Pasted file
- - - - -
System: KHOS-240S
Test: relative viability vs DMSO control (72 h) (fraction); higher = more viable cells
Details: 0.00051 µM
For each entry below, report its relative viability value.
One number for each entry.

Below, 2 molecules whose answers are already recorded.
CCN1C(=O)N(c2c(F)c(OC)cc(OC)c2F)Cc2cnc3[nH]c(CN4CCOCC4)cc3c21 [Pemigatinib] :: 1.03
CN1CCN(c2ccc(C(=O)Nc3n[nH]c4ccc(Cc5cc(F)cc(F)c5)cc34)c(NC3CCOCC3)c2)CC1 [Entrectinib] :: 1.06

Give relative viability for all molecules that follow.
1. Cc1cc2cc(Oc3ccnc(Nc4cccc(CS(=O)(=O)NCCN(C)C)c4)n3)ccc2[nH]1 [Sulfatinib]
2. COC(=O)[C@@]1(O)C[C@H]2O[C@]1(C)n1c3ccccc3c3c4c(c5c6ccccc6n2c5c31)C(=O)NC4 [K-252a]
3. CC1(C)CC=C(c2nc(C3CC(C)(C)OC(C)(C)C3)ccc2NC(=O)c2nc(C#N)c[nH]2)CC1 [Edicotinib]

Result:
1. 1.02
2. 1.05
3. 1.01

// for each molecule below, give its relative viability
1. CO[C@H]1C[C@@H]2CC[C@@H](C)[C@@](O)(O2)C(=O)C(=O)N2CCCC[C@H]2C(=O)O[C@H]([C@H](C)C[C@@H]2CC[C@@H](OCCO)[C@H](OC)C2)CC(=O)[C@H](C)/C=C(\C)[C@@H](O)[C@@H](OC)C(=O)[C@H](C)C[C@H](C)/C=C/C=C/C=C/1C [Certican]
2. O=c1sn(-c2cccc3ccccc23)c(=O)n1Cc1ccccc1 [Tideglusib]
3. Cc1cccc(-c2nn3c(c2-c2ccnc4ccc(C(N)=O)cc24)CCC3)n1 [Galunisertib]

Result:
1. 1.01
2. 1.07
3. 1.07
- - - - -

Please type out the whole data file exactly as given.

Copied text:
System: KHOS-240S
Test: relative viability vs DMSO control (72 h) (fraction); higher = more viable cells
Details: 0.00051 µM
For each entry below, report its relative viability value.
One number for each entry.

Below, 2 molecules whose answers are already recorded.
CCN1C(=O)N(c2c(F)c(OC)cc(OC)c2F)Cc2cnc3[nH]c(CN4CCOCC4)cc3c21 [Pemigatinib] :: 1.03
CN1CCN(c2ccc(C(=O)Nc3n[nH]c4ccc(Cc5cc(F)cc(F)c5)cc34)c(NC3CCOCC3)c2)CC1 [Entrectinib] :: 1.06

Give relative viability for all molecules that follow.
1. Cc1cc2cc(Oc3ccnc(Nc4cccc(CS(=O)(=O)NCCN(C)C)c4)n3)ccc2[nH]1 [Sulfatinib]
2. COC(=O)[C@@]1(O)C[C@H]2O[C@]1(C)n1c3ccccc3c3c4c(c5c6ccccc6n2c5c31)C(=O)NC4 [K-252a]
3. CC1(C)CC=C(c2nc(C3CC(C)(C)OC(C)(C)C3)ccc2NC(=O)c2nc(C#N)c[nH]2)CC1 [Edicotinib]

Result:
1. 1.02
2. 1.05
3. 1.01

// for each molecule below, give its relative viability
1. CO[C@H]1C[C@@H]2CC[C@@H](C)[C@@](O)(O2)C(=O)C(=O)N2CCCC[C@H]2C(=O)O[C@H]([C@H](C)C[C@@H]2CC[C@@H](OCCO)[C@H](OC)C2)CC(=O)[C@H](C)/C=C(\C)[C@@H](O)[C@@H](OC)C(=O)[C@H](C)C[C@H](C)/C=C/C=C/C=C/1C [Certican]
2. O=c1sn(-c2cccc3ccccc23)c(=O)n1Cc1ccccc1 [Tideglusib]
3. Cc1cccc(-c2nn3c(c2-c2ccnc4ccc(C(N)=O)cc24)CCC3)n1 [Galunisertib]

Result:
1. 1.01
2. 1.07
3. 1.07